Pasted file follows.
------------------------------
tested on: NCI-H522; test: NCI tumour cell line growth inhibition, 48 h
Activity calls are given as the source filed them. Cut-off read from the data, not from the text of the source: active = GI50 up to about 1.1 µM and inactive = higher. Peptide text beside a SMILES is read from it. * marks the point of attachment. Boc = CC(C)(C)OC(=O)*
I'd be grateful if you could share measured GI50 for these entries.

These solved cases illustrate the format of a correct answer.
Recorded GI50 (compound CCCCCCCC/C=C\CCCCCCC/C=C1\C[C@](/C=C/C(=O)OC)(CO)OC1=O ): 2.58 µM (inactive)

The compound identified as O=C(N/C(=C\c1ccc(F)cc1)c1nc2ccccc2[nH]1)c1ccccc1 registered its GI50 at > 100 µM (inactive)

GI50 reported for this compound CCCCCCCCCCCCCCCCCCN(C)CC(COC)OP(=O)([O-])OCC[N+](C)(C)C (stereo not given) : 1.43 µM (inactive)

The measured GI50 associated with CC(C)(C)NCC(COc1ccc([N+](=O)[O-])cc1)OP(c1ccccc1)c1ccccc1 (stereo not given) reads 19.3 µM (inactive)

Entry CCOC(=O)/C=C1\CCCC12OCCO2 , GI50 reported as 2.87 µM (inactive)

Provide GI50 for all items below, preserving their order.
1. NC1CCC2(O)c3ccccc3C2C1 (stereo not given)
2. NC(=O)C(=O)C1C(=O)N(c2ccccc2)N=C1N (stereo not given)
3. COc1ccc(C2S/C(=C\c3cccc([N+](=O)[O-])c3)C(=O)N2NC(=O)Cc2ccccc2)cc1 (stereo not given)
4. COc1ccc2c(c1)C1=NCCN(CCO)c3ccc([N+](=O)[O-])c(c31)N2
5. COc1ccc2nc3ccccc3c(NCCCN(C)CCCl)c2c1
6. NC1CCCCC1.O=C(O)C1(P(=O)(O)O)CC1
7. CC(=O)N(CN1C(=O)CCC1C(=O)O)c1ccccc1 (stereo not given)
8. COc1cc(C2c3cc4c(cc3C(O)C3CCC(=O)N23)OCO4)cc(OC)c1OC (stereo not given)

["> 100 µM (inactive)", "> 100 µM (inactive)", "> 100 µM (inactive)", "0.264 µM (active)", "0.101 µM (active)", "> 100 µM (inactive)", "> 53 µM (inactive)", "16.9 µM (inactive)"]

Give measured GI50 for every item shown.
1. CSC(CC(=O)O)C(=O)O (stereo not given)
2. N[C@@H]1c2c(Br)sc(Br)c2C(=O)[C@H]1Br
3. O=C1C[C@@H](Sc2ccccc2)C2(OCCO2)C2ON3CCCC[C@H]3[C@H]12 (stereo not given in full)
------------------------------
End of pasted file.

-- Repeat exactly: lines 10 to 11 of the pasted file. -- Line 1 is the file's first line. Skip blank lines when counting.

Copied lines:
Provide GI50 for all items below, preserving their order.
1. NC1CCC2(O)c3ccccc3C2C1 (stereo not given)